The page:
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Random-Symptom Man

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About Random-Symptom Man

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    Boulder, CO

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  1. I used to think I just willed myself to not be ticklish. I was the youngest son and my family liked to tickle a lot. And I was very ticklish. It turns out that you don’t just stop being ticklish 100% without something happening. Apparently it’s a semi-involuntary response. You can control the response a bit, but if caught unawares, you’ll be ticklish. My wife, who has known me for half my life, has never been able to tickle me. She has caught me by surprise many times, and I don’t tickle. It just surprised me. She has tried when I was half or fully asleep. My net response was me rolling over. I vaguely remember what it was like to be ticklish. After the question a few weeks back about gag response, I thought I’d post this question: Is anyone else here not ticklish? Or has anyone else here lost their ticklishness?
  2. @Linz1501 - many of your symptoms sound very familiar to me. Most of us have slightly different dysautonomia symptoms, and they change over time. But your story is similar to mine and many others. I nearly failed my TTT. The doc didn’t want to diagnose me with POTS but the data showed that I have POTS. On different days my POTS is better or worse depending on a bunch of factors, including random chance. My POTS is related to small-fiber neuropathy. One of the few reliable lab tests for small-fiber related dysautonomia is sweat gland dysfunction. If large-gland neuropathy is suspected, then EMG (to test the speed of neuron transmission when shocked - I think) is the recommended test. My doc explained that one, the other or both neuropathies would lead to different treatments. If you go to a specialist, you’ll want the data. Specialists often take a long time to see, and many require proof of dysautonomia before they will see you. I’m sorry you’re going through this. It takes a while to figure this stuff out. Dinet helped me adjust, and helps me learn about myself.
  3. @Charlotte1 - I don’t know much about sleep. I’m still learning this stuff myself. I tried a CPAP, but it made my central sleep apnea worse. One of the common symptoms of CPAP is central sleep apnea. I got such bad episodes that my chest felt bruised for days. A friend suggested a bipap, but I haven’t gotten around to it. I know from my sleep doctor at Johns Hopkins that “In-home sleep studies aren’t appropriate for people like [me].” He was convinced he wouldn’t see what he needed to see without brain waves, leg monitors and all the rest. It turns out he was right because my local sleep doctor couldn’t make heads or tails of my full results. Several of the “sleep doctors” I’ve seen were basically glorified CPAP salesmen. I‘m now on a tricyclic, nortriptyline, which is a nerve pain medication and antidepressant. One of its many side effects is high heart rate. So I’m not having as many bradycardia episodes now. After months of titration go, I’m finally at a clinical dose. I do get worse central apnea events at high altitude, which suggests there is a low oxygen component to my episodes. to answer your other question, I’ve had the bradycardia/central events during daytime naps, and similar events when awake. This could be due to my narcolepsy, which I don’t understand yet. Dysautonomia isn’t just POTS. As many people have noted in this forum, we get many weird symptoms. If your doctor isn’t willing to work with you as a collaborator, I’d recommend looking for help elsewhere. I hope that is an option for you. I go to my local doctors for measurement because I live a mile above sea level (less oxygen makes a difference). But I take the data to doctors who understand more than Just obstructive sleep apnea. I hope you get some great results And great help.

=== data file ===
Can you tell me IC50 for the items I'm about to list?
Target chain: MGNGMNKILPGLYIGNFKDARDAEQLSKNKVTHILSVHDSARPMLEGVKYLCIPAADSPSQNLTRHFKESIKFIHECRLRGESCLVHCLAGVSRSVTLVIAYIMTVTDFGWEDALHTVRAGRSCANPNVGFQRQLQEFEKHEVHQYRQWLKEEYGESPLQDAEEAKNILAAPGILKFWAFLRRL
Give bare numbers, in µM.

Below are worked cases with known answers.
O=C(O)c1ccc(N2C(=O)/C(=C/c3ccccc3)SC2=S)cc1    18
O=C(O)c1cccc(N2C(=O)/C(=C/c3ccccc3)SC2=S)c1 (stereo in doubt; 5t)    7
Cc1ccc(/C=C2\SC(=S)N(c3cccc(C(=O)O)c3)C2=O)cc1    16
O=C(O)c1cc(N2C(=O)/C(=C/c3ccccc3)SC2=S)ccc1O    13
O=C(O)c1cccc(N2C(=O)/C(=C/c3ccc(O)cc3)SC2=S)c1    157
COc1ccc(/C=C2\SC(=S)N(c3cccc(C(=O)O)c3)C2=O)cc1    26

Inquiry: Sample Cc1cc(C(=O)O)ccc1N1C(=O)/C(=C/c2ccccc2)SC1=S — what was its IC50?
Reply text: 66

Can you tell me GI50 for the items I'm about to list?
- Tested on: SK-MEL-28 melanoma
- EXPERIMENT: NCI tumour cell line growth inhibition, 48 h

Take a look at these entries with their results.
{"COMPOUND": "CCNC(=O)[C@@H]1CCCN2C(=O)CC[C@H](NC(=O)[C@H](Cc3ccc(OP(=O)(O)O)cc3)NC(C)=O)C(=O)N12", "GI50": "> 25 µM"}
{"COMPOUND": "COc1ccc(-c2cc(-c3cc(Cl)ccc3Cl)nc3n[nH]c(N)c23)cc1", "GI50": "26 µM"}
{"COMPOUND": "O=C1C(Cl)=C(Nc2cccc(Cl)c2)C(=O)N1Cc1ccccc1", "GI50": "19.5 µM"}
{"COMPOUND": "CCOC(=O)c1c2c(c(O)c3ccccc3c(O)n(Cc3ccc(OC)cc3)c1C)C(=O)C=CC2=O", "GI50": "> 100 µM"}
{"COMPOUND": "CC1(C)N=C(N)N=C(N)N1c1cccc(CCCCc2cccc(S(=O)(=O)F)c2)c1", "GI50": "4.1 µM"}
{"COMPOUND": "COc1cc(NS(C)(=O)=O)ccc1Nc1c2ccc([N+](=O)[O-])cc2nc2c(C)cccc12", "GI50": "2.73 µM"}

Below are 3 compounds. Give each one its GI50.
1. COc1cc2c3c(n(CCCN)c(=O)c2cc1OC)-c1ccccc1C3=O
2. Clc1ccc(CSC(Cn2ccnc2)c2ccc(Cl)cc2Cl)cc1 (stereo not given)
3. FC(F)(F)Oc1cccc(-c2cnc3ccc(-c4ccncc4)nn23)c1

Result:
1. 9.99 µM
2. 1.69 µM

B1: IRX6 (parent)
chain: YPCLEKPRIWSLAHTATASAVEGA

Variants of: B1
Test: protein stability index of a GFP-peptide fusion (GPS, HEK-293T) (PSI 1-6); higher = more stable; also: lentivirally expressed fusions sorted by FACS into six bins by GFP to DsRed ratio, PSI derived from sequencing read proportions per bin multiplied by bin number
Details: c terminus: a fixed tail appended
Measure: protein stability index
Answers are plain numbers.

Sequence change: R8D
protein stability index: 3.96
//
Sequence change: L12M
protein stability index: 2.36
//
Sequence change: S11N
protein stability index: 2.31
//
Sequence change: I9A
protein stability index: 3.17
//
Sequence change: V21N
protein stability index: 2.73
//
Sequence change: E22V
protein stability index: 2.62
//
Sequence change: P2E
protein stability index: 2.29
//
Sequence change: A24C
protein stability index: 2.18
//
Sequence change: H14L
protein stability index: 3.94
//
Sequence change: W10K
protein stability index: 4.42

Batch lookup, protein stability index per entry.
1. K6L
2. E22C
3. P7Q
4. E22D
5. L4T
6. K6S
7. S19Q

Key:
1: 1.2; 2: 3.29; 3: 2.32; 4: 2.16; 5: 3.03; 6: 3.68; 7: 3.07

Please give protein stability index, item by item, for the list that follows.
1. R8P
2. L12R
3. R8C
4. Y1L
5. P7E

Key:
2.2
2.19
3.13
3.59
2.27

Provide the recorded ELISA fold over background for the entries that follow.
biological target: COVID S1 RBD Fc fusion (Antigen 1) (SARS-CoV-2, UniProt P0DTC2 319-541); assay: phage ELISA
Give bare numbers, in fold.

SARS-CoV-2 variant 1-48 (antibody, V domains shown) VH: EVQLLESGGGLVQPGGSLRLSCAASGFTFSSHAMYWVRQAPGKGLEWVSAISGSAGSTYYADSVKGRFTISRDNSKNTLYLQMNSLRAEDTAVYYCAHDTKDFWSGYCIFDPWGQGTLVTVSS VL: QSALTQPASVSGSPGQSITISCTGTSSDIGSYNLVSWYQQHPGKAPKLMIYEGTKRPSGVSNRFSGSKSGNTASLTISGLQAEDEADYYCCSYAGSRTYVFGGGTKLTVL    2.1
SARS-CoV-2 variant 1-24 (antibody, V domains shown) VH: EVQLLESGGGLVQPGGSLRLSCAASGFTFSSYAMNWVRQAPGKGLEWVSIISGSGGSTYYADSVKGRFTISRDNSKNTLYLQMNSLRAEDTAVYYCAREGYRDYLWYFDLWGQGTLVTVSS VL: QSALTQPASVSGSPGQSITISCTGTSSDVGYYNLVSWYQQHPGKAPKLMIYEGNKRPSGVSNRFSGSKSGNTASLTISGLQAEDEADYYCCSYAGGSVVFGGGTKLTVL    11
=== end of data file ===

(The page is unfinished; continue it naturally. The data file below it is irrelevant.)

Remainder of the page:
4. @Charlotte1 - I have very minor sleep apnea. My AHI is 5-7. central sleep apnea is what gets me. The obstructive sleep apnea isn’t bad. But sometimes, my system just say we’re going to stop breathing for a bit. My heart actually slows down to bradycardia. I wake up with my chest pounding, but not fast. It’s freaky. GERD is also a problem for me, but Mine is mostly controlled by Zantac, which was pulled from the stores on the USA. I mainly sleep on my sides though. my GERD and POTS get worse together many times. It’s all part of the nervous system malfunctioning. I also have narcolepsy and REM sleep movement disorder. So I can always fall asleep. I just don’t stay asleep.
  5. I take The whole B complex B1, B2, B6 and B12. It had Folic acid and other stuff that’s supposed to help. My homocysteine is a bit high despite taking these supplements. I bumped up my Bs by 10 times a few weeks ago. I’ve had a little more energy, and a little less pain since I’m also titrating up on nortriptyline and bumped up my Testosterone, so it could be anything or all the things.
  6. My sister in law just sent this to me. It’s nothing new to those of us here, but it’s easy to read for family and friends. https://www.usatoday.com/story/news/health/2019/11/19/dysautonomia-leaves-millions-undiagnosed-barely-functioning/4237075002/
  7. @AllRelative -sorry for the delay. Life! I went to Hopkins because I had some great connections there, and my doctors in Colorado weren’t as helpful as I would have hoped. They don’t have a Dysautonomia group, but they have an informal group of smart people that often work together on odd patients like me. I’m waiting to get an appointment at Vanderbilt.
  8. @Jwarrior77 - holly (#($. My gag reflex is almost non-existent. I stuck a spoon back there and waggled it around. I had almost no response. I did have little, maybe 5-10% of what it should have been. It was more like a slight tickle. It feels a little raw now, but that is it.
  9. @AllRelative - I have been seeing specialists at Johns Hopkins. I didn’t think I had sleep problems other than extremely mild apnea (5-7) and pots-related fatigue. The sleep doc said he was really interested in my brain waves, both awake and asleep. I think he knew he was going to find something. At this point, I only have the quick results ( analyzed by the Sleep tech and approved by the sleep doc). I hope I’ll have more info by the end of this week. We will see if he finds any additional insight. If he does, I’ll report back. I have no idea what Dysautonomia and Narcolepsy and REM sleep behavior disorder will look like to him.